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And here are a few close-ups of one of the tanks.  I’m basically using Steven Zaloga’s techniques from his book on painting American armor.  It’s pretty straightforward really.  He has a nice OD formula with some suggestions on lightening it to get some effects on the model and then using washes for the dust effects.  It seems to be a fairly believable dusty Sherman technique.

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The decals are from a couple of sheets of decals from Warlord Games.  Those decals are extremely easy to use!  I love them.

Polish Firefly

This is a JTFM Die Waffenkammer Sherman Firefly Mk V.  It is a beautiful model.  I depicted a tank from the 24th Polish Lancer Regiment (24 Pulk Ulanow).

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I’ve wanted to paint some Polish Shermans for quite a long time.  I have a book about them with lots of great photos.  This is inspired by those photos if not being exactly what one of them represents.

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Warlord makes very nice decals for the Polish armored division in Normandy and some other more generic decals for British armor.  It made doing this quite easy.  (Ooops, yes I need to touch up that rolled up tarp on the back deck – what you can see with a camera, eh?)

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This is a good shot of the rear decals.  The decals are really a breeze to put on.  I left the storage box on the rear deck as a relatively new addition for this crew but may go back and weather it some also.  It looks a little too new compared to the rest of the tank.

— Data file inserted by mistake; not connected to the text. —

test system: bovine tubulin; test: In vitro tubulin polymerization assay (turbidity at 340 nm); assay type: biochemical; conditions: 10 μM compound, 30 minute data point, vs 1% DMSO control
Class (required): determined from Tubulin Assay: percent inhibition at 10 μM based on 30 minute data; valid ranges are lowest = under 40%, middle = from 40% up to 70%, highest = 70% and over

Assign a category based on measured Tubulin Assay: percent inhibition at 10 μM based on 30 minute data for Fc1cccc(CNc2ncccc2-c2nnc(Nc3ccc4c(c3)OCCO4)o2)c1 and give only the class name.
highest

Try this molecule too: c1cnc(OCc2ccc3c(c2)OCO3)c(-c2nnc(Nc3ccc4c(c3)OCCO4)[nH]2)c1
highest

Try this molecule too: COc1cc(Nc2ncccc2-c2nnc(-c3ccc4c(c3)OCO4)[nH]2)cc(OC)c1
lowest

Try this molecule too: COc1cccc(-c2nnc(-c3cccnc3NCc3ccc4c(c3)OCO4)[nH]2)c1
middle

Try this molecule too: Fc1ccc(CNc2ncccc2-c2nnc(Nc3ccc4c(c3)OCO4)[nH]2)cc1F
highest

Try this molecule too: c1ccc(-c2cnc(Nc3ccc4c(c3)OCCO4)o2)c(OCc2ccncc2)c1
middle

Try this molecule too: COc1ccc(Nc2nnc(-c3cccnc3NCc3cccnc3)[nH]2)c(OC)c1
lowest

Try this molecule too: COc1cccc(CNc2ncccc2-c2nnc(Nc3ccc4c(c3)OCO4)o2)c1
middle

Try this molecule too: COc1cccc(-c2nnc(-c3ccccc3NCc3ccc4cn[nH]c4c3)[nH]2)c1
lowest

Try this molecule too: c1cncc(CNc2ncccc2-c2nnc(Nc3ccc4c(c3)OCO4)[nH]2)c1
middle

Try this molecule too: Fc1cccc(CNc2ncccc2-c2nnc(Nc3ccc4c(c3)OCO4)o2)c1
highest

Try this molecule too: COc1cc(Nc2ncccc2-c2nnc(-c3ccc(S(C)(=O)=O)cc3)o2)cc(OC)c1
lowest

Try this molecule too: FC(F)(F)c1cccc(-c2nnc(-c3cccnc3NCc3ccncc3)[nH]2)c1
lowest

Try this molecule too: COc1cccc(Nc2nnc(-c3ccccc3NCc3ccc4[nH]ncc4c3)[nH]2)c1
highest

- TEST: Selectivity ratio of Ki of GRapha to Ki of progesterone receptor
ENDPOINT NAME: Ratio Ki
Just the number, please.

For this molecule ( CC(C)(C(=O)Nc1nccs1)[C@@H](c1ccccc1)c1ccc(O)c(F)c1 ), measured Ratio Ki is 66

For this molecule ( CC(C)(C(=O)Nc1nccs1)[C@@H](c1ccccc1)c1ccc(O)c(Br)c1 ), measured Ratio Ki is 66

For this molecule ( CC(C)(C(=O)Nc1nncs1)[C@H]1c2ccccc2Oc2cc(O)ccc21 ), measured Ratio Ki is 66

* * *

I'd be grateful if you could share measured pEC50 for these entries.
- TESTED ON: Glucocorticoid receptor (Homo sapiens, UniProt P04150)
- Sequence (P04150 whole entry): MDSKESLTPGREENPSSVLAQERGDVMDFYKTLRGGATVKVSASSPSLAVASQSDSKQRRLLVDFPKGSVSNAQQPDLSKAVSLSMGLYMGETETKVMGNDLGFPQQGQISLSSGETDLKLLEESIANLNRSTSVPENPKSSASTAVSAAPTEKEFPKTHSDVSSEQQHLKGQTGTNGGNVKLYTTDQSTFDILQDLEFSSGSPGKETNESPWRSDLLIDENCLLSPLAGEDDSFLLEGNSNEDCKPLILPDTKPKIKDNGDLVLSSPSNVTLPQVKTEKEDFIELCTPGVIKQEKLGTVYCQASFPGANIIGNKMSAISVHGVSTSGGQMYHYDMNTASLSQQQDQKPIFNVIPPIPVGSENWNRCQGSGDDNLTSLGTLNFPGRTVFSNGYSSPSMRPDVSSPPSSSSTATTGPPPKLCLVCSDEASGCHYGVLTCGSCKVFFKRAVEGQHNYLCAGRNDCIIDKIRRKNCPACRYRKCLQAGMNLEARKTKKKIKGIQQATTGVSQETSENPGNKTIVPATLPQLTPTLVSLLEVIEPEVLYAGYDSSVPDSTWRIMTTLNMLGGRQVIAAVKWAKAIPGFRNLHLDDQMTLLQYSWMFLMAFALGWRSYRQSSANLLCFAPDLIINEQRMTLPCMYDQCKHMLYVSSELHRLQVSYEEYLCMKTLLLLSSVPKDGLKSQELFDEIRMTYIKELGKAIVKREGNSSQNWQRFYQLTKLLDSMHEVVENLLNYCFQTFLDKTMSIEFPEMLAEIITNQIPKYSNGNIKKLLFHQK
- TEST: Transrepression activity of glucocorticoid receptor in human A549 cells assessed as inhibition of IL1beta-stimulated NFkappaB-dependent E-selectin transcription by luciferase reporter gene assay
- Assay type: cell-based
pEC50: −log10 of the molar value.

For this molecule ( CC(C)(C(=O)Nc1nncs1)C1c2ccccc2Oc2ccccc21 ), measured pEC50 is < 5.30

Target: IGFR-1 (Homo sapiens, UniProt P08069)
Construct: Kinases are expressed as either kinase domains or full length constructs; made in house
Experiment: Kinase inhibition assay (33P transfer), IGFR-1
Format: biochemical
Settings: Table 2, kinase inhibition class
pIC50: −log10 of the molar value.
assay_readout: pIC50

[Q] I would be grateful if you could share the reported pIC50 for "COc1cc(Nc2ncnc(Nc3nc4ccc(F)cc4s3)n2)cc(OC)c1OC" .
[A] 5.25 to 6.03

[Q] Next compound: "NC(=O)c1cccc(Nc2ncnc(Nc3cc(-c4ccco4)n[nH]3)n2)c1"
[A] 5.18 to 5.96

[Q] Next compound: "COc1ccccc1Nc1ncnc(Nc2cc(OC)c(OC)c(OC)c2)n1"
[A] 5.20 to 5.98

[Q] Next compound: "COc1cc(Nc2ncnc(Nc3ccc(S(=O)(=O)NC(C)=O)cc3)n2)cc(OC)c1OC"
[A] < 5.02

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That blue circle silvered badly and I couldn’t do anything other than to finally just paint over the silvering in the end.  I generally don’t have that problem with any decals, but I think it’s the large blank area that made it problematic.

I did two kinds of weathering on this model – I used some acrylic texturing gel applied around the hull on every side before painting it, then after most of it was done I went back and painted that brown with some highlighting in hopes of depicting some dried on mud.

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I gave the vehicle an overall dusty look with the painting technique of Steven Zaloga – the lower parts of the hull are painted khaki drab then oversprayed with brown and some deck tan lightly up on the sides, then after sealing, an overall enamel wash to produce a dusty appearance.  It looks pretty good I think.

At some point I’ll do 3 regular shermans to go with it.

And a Stug IIIG

Everyone has to have a Stug IIIG for their late war Germans, right?

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This is also by Warlord.  Starting out I wasn’t too optimistic about it either, but I’m really very pleased with it and how it came out.  I clipped off half the side skirts on the right side to give it a bit of a beaten look.  That was really easy to do and it still came together really well.   I don’t know whether late StuGs should have zimmerit.  This model doesn’t.

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The markings are pretty minimal but looking at lots of pictures of StuGs it seems like often the markings on them were pretty minimal.  I guess it allows me to use it with any kind of unit I concoct.

I just threw some pigments onto the tracks and roadwheels to give some dust.  I think that’s a bit overdone.  So there’s more to learn.

I like this model a lot and would recommend it.